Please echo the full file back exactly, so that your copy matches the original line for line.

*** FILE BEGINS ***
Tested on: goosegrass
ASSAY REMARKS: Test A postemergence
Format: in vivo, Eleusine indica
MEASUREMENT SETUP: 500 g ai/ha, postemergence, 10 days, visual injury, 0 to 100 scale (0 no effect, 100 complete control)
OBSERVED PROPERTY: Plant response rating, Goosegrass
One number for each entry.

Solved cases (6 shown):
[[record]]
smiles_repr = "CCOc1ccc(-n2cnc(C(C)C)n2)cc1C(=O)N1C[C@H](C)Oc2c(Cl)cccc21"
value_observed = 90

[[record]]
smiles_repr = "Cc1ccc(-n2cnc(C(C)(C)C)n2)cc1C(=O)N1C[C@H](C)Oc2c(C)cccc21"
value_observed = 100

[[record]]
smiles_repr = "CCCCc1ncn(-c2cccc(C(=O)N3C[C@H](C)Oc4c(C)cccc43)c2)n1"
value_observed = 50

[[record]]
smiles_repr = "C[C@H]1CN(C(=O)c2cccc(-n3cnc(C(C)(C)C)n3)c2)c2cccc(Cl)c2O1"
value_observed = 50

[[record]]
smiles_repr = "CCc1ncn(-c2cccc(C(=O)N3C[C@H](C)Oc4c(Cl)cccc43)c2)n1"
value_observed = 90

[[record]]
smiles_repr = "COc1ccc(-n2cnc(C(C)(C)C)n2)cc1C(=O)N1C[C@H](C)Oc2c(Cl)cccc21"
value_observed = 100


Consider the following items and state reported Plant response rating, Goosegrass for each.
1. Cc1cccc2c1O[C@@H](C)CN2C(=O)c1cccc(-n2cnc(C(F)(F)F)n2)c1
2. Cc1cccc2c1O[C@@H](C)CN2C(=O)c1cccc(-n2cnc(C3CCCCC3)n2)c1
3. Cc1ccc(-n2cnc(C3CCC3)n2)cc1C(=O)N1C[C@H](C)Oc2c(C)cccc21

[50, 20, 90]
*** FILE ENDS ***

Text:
Tested on: goosegrass
ASSAY REMARKS: Test A postemergence
Format: in vivo, Eleusine indica
MEASUREMENT SETUP: 500 g ai/ha, postemergence, 10 days, visual injury, 0 to 100 scale (0 no effect, 100 complete control)
OBSERVED PROPERTY: Plant response rating, Goosegrass
One number for each entry.

Solved cases (6 shown):
[[record]]
smiles_repr = "CCOc1ccc(-n2cnc(C(C)C)n2)cc1C(=O)N1C[C@H](C)Oc2c(Cl)cccc21"
value_observed = 90

[[record]]
smiles_repr = "Cc1ccc(-n2cnc(C(C)(C)C)n2)cc1C(=O)N1C[C@H](C)Oc2c(C)cccc21"
value_observed = 100

[[record]]
smiles_repr = "CCCCc1ncn(-c2cccc(C(=O)N3C[C@H](C)Oc4c(C)cccc43)c2)n1"
value_observed = 50

[[record]]
smiles_repr = "C[C@H]1CN(C(=O)c2cccc(-n3cnc(C(C)(C)C)n3)c2)c2cccc(Cl)c2O1"
value_observed = 50

[[record]]
smiles_repr = "CCc1ncn(-c2cccc(C(=O)N3C[C@H](C)Oc4c(Cl)cccc43)c2)n1"
value_observed = 90

[[record]]
smiles_repr = "COc1ccc(-n2cnc(C(C)(C)C)n2)cc1C(=O)N1C[C@H](C)Oc2c(Cl)cccc21"
value_observed = 100


Consider the following items and state reported Plant response rating, Goosegrass for each.
1. Cc1cccc2c1O[C@@H](C)CN2C(=O)c1cccc(-n2cnc(C(F)(F)F)n2)c1
2. Cc1cccc2c1O[C@@H](C)CN2C(=O)c1cccc(-n2cnc(C3CCCCC3)n2)c1
3. Cc1ccc(-n2cnc(C3CCC3)n2)cc1C(=O)N1C[C@H](C)Oc2c(C)cccc21

[50, 20, 90]